But Was He Happy? This Biography Of Mozart Makes A Case For Yes

A monument to Mozart is flanked by the graves of Beethoven and Schubert in Vienna’s Central Cemetery.

Mozart: The Reign of Love. Jan Swafford. HarperCollins. 810 p.

BOOK REVIEW — In Mozart: The Reign of Love, author/composer Jan Swafford attempts to debunk longstanding myths that have arisen around Mozart’s life and character. Among these fictions and misunderstandings: that Mozart was unappreciated and poverty-stricken in his adult lifetime, that he was puerile and irresponsible by nature, that he was buried in a pauper’s grave, and most egregiously, that he was overshadowed and ostensibly poisoned by his archrival, Antonio Salieri.

“Mozart had some hard times toward the end of his life,” Swafford declares at the beginning, “but…composers do not get much more successful than Mozart in his own time…and if he was never the most popular composer around, he was greatly admired by a great many people….I have no doubt that if Mozart had lived 10 years longer, he would have been the dominating figure he became shortly after he died.”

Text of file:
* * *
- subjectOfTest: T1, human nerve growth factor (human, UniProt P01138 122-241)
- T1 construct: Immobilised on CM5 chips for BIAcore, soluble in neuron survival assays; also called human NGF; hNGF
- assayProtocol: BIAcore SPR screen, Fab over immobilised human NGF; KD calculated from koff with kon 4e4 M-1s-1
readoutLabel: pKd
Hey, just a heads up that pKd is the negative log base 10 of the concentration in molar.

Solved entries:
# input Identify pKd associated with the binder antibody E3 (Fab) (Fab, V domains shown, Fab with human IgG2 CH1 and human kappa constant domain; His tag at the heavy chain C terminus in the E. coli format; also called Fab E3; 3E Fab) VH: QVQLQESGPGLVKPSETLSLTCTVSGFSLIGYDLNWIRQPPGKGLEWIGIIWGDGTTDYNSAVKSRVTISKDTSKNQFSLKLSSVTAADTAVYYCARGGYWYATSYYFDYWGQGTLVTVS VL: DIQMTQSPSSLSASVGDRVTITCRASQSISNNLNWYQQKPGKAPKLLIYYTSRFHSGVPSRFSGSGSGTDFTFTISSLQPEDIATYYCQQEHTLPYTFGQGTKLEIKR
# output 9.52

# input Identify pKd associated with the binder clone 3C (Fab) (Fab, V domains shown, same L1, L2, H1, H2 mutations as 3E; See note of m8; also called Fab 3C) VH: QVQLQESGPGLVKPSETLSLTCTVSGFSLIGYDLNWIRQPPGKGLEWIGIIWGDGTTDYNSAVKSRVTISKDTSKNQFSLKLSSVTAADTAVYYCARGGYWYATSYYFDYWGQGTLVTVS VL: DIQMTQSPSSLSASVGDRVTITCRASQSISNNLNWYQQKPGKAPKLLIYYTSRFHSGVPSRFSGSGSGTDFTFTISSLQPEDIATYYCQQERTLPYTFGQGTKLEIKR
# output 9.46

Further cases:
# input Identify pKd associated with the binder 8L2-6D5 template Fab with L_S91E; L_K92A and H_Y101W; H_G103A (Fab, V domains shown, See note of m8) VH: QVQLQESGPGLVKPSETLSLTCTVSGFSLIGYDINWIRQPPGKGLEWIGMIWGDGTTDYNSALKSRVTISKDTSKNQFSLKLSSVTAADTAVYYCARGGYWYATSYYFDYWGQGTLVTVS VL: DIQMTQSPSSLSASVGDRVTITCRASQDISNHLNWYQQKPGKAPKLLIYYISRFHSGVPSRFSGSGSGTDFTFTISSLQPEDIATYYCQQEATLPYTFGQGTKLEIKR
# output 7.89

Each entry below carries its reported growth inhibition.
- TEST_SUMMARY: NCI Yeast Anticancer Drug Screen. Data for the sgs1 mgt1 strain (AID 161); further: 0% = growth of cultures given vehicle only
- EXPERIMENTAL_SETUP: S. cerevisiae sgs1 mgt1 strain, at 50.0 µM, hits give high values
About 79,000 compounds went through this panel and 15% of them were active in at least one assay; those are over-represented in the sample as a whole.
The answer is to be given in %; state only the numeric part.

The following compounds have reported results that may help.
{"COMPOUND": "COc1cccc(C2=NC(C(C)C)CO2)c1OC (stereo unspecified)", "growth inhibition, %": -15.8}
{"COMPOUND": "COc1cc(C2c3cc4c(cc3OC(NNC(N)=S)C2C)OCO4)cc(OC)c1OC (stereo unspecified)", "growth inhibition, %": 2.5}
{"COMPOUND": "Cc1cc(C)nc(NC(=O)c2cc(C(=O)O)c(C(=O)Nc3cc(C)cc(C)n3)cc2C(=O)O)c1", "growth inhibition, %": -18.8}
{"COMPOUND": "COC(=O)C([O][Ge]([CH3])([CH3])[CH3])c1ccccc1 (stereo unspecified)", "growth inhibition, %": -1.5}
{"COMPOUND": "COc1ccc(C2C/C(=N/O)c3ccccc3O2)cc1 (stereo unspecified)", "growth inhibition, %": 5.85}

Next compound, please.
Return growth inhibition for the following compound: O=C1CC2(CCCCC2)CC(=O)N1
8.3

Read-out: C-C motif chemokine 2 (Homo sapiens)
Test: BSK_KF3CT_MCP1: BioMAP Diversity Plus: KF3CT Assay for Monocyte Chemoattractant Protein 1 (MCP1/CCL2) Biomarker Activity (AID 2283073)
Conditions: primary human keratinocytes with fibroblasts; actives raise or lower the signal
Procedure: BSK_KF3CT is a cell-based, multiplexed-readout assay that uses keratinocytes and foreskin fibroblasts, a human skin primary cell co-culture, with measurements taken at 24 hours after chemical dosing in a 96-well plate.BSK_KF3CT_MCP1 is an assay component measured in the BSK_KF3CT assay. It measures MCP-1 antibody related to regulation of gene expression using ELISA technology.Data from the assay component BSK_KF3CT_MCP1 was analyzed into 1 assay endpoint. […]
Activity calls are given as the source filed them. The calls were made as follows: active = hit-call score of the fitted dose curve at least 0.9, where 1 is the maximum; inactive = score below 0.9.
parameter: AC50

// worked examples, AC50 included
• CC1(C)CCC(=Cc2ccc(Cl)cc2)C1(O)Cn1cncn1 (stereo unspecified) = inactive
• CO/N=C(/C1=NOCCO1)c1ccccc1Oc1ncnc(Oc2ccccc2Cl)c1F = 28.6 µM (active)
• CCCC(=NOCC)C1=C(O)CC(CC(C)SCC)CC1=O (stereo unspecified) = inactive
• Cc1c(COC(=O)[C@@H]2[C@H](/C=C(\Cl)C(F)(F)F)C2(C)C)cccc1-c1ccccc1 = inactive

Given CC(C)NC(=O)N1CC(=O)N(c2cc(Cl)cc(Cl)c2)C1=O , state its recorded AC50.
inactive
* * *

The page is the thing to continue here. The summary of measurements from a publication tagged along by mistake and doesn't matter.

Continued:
This is the primary premise of Swafford’s painstakingly detailed biography. “While Mozart had his share of sorrow and loss and frustration like the rest of us,” the author claims in his introduction, “he was fundamentally a happy man.” That in itself is a controversial premise, but Swafford is at least intermittently persuasive in making his point. “I am primarily a composer,” he states, “and I write biographies of composers from that point of view.” Swafford’s previous credits include biographies of Beethoven, Brahms, and Ives, which in the author’s words “are scholarly in nature but intended for the broad public.”

The present Mozart book is flawed but informative. The subject has been abundantly researched, although Swafford’s bibliography of works cited is almost entirely from English-language sources. Translations of letters and vocal texts range from literal to metrical to archaic, depending on the source. Swafford takes us through Mozart’s life year by year, step by step, letter by letter, Köchel number by Köchel number. Not every letter and Köchel number, of course, but an amazing number of places visited, letters sent, and compositions created and analyzed. Also rewarding is Swafford’s descriptions of changes Mozart made in his manuscripts, including the significance of Mozart using different colored inks, providing intriguing glimpses of the compositional process.